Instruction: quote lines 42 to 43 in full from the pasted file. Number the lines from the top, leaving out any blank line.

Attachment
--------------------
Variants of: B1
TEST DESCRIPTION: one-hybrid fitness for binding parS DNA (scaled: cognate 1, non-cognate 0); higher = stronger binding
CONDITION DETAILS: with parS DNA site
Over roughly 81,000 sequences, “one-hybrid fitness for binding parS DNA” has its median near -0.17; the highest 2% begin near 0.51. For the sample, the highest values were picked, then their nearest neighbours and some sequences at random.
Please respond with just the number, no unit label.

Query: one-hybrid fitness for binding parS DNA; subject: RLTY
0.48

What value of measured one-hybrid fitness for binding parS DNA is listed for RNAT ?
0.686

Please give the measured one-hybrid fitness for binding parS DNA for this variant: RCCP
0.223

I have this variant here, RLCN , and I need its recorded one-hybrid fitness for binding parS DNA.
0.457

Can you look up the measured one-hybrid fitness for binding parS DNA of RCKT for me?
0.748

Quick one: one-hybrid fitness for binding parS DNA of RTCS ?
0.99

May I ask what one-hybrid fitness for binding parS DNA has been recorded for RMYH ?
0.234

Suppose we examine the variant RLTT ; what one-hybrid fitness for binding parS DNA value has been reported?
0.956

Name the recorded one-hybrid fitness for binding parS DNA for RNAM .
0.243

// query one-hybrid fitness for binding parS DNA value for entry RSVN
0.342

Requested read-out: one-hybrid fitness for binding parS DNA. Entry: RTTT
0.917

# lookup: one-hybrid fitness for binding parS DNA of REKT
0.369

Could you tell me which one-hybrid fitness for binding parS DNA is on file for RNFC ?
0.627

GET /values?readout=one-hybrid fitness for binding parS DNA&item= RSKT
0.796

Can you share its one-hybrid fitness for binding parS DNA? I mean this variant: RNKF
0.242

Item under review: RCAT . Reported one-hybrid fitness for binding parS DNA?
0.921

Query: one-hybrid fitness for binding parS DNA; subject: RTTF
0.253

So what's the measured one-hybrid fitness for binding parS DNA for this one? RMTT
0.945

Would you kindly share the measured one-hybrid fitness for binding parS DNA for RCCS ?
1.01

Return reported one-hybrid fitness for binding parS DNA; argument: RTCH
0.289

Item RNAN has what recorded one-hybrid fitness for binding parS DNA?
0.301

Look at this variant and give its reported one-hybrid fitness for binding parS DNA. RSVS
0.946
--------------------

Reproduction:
Would you kindly share the measured one-hybrid fitness for binding parS DNA for RCCS ?
1.01